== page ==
November’s presidential election provides the perfect backdrop for studying our nation’s past leaders. Instead of cracking open a history book, try cracking open your piggy bank and taking a look at the faces staring back at you.
Saying No to Kings and Yes to Eagles
The framers of the Constitution realized the importance of a having a respected monetary system. Shortly after the Constitution was ratified, Alexander Hamilton began drawing up plans for a national mint to coin money. Given their history with the King of England, early Americans were anti-royalty and didn’t want leaders’ portraits on their currency because they feared it was too king-like. In 1792, Congress mandated that all American coins show on one side "an impression emblematic of Liberty, with an inscription of the word Liberty, and the year of coinage; and upon the reverse of each of the gold and silver coins shall be the representation of an eagle, with this inscription, 'UNITED STATES OF AMERICA'. . . "1
In addition to coins, states and private banks began to issue paper notes. However, these lacked uniformity. With so many designs, colors, and sizes, it was easy to make counterfeit notes. The variety of money made it difficult for citizens, and even bankers, to recognize real money. To combat this problem, the Bureau of Engraving and Printing was established in 1861, and a year later, the first standardized US paper notes began rolling from its presses. To foil counterfeiters, the money was redesigned often until the 1920’s.
Choosing the Faces and Places
In 1929, a committee appointed by Secretary of the Treasury Andrew Mellon chose the portraits and vignettes that appear on the faces and backs of today’s notes. The individuals featured on the notes were chosen because most citizens of the time were familiar with these famous people. Americans would likely have seen portraits of these historical figures so they would more easily recognize a note on which the portrait had been changed.
Collaborate to Select New Honorees
Next, begin a discussion about why these particular people were chosen to be featured on the nation’s money. Be sure to point out that not everyone on our currency has been a president. If possible, find an image of the Susan B. Anthony one dollar coin or the Salmon P. Chase $10,000 bill. As a class, make a list of attributes or achievements that might earn someone a place on a bill or coin. Older elementary, middle, and high school pupils should read the news article “Ohioans fight to keep native son Grant on $50 bill.” The article discusses reasons why some lawmakers wanted to replace Ulysses S. Grant with Ronald Reagan on the fifty dollar bill. Leave time for a discussion and questions that might arise from this.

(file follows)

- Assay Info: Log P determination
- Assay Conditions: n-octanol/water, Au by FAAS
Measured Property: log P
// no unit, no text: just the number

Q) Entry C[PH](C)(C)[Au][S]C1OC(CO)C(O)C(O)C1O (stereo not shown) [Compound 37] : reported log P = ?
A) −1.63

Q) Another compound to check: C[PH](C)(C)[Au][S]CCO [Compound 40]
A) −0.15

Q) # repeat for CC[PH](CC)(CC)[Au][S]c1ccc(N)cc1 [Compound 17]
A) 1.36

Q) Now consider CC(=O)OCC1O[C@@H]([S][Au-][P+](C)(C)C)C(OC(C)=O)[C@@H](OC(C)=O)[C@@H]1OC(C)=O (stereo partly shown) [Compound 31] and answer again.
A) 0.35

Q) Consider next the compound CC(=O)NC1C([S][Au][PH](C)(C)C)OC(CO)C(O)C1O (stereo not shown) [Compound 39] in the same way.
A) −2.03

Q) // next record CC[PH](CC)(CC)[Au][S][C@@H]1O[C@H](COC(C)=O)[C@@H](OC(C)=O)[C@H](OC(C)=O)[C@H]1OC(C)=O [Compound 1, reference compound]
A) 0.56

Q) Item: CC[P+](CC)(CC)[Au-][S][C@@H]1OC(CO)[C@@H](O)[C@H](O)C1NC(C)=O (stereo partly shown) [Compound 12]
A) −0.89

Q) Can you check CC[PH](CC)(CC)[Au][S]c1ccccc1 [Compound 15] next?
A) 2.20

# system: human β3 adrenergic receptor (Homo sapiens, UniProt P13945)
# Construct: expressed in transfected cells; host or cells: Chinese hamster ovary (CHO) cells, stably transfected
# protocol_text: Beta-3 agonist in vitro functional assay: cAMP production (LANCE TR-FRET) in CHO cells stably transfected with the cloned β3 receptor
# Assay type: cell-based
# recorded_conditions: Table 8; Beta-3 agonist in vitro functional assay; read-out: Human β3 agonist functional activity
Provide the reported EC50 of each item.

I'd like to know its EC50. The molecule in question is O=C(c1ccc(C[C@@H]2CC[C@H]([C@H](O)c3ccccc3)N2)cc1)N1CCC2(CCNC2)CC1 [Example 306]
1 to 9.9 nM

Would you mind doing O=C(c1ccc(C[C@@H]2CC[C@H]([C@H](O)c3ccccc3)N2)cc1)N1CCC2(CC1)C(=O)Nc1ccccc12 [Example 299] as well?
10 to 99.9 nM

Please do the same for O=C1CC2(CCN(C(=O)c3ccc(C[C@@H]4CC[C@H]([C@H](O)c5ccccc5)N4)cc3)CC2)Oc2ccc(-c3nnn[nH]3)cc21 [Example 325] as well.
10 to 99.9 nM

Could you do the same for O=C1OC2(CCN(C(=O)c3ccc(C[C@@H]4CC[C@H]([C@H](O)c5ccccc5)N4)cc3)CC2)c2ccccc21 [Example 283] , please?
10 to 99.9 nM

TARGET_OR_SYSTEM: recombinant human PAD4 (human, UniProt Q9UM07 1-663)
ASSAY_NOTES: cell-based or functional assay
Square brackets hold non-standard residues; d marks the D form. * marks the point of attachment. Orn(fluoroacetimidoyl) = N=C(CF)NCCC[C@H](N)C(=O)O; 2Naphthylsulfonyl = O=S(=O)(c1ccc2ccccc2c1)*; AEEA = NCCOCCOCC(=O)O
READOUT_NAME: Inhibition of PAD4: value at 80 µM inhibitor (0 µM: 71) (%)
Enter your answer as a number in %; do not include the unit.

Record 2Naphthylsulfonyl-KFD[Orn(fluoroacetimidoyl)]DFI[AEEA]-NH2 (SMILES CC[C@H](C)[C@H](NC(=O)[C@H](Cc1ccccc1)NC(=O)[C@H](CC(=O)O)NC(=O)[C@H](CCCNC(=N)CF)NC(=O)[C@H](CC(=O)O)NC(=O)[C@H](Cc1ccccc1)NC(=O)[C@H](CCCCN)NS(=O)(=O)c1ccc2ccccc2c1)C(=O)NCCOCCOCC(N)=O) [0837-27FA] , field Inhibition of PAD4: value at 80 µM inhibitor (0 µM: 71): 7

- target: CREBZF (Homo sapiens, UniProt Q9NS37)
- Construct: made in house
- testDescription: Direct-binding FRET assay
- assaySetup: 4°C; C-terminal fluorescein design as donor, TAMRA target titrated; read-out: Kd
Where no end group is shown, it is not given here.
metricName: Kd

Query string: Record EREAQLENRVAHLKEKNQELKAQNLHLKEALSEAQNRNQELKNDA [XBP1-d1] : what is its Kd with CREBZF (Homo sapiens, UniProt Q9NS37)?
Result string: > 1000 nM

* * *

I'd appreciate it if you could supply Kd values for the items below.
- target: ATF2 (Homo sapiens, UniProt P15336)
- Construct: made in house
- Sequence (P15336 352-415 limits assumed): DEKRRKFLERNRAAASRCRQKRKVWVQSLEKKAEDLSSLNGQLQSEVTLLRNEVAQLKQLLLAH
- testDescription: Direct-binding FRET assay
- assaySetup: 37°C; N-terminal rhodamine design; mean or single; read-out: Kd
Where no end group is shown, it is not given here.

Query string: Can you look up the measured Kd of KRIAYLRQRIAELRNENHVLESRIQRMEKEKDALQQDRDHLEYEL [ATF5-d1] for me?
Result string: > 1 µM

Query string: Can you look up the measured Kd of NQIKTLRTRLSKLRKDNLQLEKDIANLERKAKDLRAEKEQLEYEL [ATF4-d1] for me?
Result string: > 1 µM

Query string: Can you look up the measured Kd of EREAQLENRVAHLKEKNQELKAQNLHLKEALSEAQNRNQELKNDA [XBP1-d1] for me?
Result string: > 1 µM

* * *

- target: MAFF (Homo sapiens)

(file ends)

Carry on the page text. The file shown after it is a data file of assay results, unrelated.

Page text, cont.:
Next, select eight students who will participate in a separate part of the activity and pull them aside. Divide the rest of the class into small groups. Tell them to imagine it is 1929 and they have been appointed by the Secretary of the Treasury to select the people who will appear on a series of new bills. Present them with a list of people who have been nominated for this honor. Three of the participants you selected will be engaged in a similar activity; however, the three nominees that they will research came later in US history and include Franklin D. Roosevelt, Dwight D. Eisenhower, and John F. Kennedy.
Ask the five remaining participants to review both lists of nominees and come up with five additional Americans deserving of the honor. These will be called the wild-card nominees. Students will follow the same procedures as the other groups. Reconvene in a day or two and have the groups present their research. The class can vote on a winner from the wild card nominees. As a wrap-up activity, visit the US CURRENCY website where each group can design their own bill or they can create one on paper.
1 From the History of the US Mint http://www.usmint.gov/about_the_mint/historianscorner/?action=production
Visit Lesson Planet for more resources:
Learners gather biographical data about the presidents from a variety of sources. Their research is then presented to the class in the form of a trading cards. As a time saver, this highly organized lesson includes all links to technology tools, assessment strategies, and reproducible materials.
This employs a similar approach to studying the presidents as the resource above. After reviewing the presidents included on Mount Rushmore, pupils write a persuasive essay to get their classmates to agree with their choice of an additional president. This goes in-depth as to the elements of a persuasive essay.
Young scholars conduct research on a president whose name they draw from a hat. They then roll a die and complete an activity corresponding to the number rolled. With an emphasis on Bloom’s Taxonomy, the activities include writing a paper, conducting a mock interview, and making a book of the president’s life.